Last updated March 18, 2020 at 4:30 pm
Does surviving COVID-19 give you immunity? How do we minimise anxiety and panic? Australian experts break down COVID-19.
Why This Matters: You’ve got coronavirus questions, we’ve got answers (from experts).
The coronavirus situation is continuing to rapidly evolve and people have a lot of questions and worries. We’ve got the information straight from a number of Australian experts.
Read even more expert answers here.
Does surviving COVID-19 give you immunity?
The answer is that we do not know yet. It seems likely that infection will generate protective immunity, at least in the short-term, and in the absence of virus mutation. There have been rare reported cases of reinfection, where an infected individual seems to have recovered but then tests positive for the virus later, for reasons that are unclear.
However, the general consensus amongst experts is that recovery from infection is likely to result in subsequent protection; the reinfection observation is unlikely to have occurred and probably results from a testing regime that gave a false negative result at the time of recovery. – IHe
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Infection with COVID-19 certainly activates your immune system. Viruses typically do induce immune protection, and this is certainly the case for other types of coronaviruses. At this stage, we (as scientists/immunologists/clinicians) are still in the process of fully characterising the nature of an immune response that occurs after infection with SARS CoV2.
Some studies have found markers in the blood that would indicate virus-induced immune response. Notably, some of these “biomarkers” also associate with increased mortality, indicating hyper-immune activation can be damaging (which is not unique to COVID-19). This actually has also indicated a possible means of treating some of the adverse effects of SARS CoV2 infection (ie targeting these biomarkers/inflammatory markers).
But whether this immune response will be protective in the long term is unclear. – ST
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A recent monkey study out of China where they re-challenged a small number of monkeys two weeks after they recovered from the first infection, showed they were protected from the second infection.
This demonstrates that COVID-19 induces at least short term immune protection against re-infection. There are important provisos:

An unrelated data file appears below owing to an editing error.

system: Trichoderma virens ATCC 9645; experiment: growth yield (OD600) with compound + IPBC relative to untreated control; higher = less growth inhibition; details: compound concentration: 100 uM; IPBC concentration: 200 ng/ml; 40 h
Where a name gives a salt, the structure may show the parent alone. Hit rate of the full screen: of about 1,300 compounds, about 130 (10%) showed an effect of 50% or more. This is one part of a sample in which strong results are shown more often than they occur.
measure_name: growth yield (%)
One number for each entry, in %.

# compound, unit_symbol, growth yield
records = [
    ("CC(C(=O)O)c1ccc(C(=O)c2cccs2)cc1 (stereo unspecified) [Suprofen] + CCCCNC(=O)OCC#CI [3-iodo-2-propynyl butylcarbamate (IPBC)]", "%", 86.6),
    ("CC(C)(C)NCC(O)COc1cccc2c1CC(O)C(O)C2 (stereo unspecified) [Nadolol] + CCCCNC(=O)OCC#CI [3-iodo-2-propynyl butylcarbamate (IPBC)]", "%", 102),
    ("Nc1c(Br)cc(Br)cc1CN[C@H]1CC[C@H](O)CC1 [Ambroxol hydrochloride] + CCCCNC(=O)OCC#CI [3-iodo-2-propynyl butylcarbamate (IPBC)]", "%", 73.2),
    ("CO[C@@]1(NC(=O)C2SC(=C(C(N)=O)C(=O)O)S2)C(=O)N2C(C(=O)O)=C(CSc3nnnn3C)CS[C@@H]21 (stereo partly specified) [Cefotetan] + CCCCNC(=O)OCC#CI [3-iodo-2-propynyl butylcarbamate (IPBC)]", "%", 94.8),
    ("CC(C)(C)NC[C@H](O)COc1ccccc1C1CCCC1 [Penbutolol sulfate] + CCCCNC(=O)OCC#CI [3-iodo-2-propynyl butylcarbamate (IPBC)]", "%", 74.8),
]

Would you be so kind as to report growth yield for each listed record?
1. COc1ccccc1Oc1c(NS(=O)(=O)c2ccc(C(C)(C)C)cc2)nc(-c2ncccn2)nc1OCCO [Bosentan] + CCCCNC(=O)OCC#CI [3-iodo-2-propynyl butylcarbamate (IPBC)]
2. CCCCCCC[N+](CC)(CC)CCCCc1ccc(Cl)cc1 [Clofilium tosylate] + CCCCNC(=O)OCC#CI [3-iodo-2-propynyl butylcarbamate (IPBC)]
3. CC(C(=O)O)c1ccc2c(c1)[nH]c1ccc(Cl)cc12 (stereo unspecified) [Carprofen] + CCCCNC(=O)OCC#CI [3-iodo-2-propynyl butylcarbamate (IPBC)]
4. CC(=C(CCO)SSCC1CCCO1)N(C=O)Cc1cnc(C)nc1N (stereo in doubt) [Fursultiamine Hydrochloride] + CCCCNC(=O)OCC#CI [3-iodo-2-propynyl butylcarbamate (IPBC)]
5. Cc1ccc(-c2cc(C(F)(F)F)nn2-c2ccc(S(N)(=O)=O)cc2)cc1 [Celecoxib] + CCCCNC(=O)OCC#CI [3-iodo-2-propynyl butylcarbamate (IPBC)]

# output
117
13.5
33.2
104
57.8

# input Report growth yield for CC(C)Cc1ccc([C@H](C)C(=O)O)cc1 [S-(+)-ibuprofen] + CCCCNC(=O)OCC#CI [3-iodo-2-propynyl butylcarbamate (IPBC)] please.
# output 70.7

- Monkeys get a much milder COVID-19 infection than most humans with no temperature rise or serious illness – hence we still don’t know if this will translate directly to humans.
- The second challenge was performed just 4 weeks after the primary infection (2 weeks post-recovery) so this still does not tell us whether COVID19 immunity may be long-lived or may wear off several months post-infection.
However, this is the first sign that COVID-19 vaccines should be able to prevent COVID-19 infection. Clearly, a lot more research is needed but congratulations on this group for advancing our knowledge on immunity acutely post-infection – NP
Is it actually better to have young people (who are at less risk of dying/serious illness) to get COVID-19 to develop herd immunity?
Sometimes herd immunity can occur in a population when enough people have contracted and recovered from an infection, and therefore developed immunity. This is in fact how epidemics die out naturally; that is, when there are not enough susceptible people to infect.
The advantage of developing herd immunity through vaccination is that you can obtain immunity without developing the illness and therefore the possibility of severe consequences. It is a very risky strategy to allow a disease that is known to have severe outcomes to just run its course in a large group of the population in order to develop herd immunity and in theory protect more vulnerable groups. By doing this you are in fact putting many people at risk of severe illness. – HV
Do epidemiologists agree that children continuing to go to school minimises the risk to vulnerable groups such as the elderly?